Easily overshadowed by the musical performers, particularly The Fugees, reunited to deliver a most-moving rendition of Killing Me Softly, it is easy to understand why Dave withdrew into his shell, after watching his lame stand-up act here.
A concert film for people who don't like concert films, Dave Chappelle's Block Party does such a good job of putting you in the middle of the action that only the end credits can remind you that you're sitting in a movie theatre.
Yes, there's a little preachiness here, but it doesn't puncture the party mood. Or stop Chappelle telling dirty jokes about prostitutes, for that matter. Thanks to him this isn't just a musical feast, but a rib-busting comedy too.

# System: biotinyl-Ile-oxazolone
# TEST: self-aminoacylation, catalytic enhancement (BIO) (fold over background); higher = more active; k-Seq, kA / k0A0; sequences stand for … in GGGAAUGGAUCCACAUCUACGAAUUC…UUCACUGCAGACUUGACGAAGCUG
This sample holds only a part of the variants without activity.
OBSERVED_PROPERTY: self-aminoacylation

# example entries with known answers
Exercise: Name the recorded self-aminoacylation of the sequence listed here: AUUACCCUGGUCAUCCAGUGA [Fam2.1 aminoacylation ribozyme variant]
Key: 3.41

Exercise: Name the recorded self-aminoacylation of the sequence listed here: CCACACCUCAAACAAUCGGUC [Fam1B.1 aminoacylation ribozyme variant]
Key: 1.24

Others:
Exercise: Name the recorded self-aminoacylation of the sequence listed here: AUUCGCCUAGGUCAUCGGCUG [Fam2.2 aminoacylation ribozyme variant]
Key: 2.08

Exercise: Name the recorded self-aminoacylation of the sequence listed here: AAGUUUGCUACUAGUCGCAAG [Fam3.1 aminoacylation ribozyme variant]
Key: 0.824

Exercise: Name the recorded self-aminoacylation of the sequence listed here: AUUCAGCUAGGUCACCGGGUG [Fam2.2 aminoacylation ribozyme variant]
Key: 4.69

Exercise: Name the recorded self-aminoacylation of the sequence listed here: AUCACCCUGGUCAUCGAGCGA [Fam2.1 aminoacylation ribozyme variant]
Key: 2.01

Chappelle keeps things lively, joking on camera, punctuating the acts with gags , while Michel Gondry maintains our interest, focusing as much on Chappelle's energy and wit, and goings-on behind the scenes, as the gig itself.
One of the best films of the year so far, this party begins with an inspired act of generosity: Dave Chappelle handing out golden tickets to a New York block festival, featuring hip-hop's biggest acts.
No, it's not Shakespeare, it's not Citizen Kane, but when a movie is this funny, addictive, affectionate, energetic, uplifting and aware of the world and its people and their hearts, it is just as much a triumph.